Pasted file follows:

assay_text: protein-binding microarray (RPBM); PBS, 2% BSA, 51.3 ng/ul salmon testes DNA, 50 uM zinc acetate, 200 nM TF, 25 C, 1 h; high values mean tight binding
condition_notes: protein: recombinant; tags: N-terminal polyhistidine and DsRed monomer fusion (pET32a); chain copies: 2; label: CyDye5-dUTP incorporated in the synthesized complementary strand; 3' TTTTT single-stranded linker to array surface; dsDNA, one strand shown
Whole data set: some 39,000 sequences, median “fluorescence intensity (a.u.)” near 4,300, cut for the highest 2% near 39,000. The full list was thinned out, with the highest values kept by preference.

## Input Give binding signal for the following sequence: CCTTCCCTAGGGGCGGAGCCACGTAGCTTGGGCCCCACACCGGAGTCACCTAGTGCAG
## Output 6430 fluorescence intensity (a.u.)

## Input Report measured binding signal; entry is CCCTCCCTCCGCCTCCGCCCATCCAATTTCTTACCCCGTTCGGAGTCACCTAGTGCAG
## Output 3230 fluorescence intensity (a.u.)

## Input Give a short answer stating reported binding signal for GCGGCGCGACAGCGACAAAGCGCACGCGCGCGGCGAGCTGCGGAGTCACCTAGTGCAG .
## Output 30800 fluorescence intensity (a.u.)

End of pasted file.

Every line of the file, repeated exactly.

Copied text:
assay_text: protein-binding microarray (RPBM); PBS, 2% BSA, 51.3 ng/ul salmon testes DNA, 50 uM zinc acetate, 200 nM TF, 25 C, 1 h; high values mean tight binding
condition_notes: protein: recombinant; tags: N-terminal polyhistidine and DsRed monomer fusion (pET32a); chain copies: 2; label: CyDye5-dUTP incorporated in the synthesized complementary strand; 3' TTTTT single-stranded linker to array surface; dsDNA, one strand shown
Whole data set: some 39,000 sequences, median “fluorescence intensity (a.u.)” near 4,300, cut for the highest 2% near 39,000. The full list was thinned out, with the highest values kept by preference.

## Input Give binding signal for the following sequence: CCTTCCCTAGGGGCGGAGCCACGTAGCTTGGGCCCCACACCGGAGTCACCTAGTGCAG
## Output 6430 fluorescence intensity (a.u.)

## Input Report measured binding signal; entry is CCCTCCCTCCGCCTCCGCCCATCCAATTTCTTACCCCGTTCGGAGTCACCTAGTGCAG
## Output 3230 fluorescence intensity (a.u.)

## Input Give a short answer stating reported binding signal for GCGGCGCGACAGCGACAAAGCGCACGCGCGCGGCGAGCTGCGGAGTCACCTAGTGCAG .
## Output 30800 fluorescence intensity (a.u.)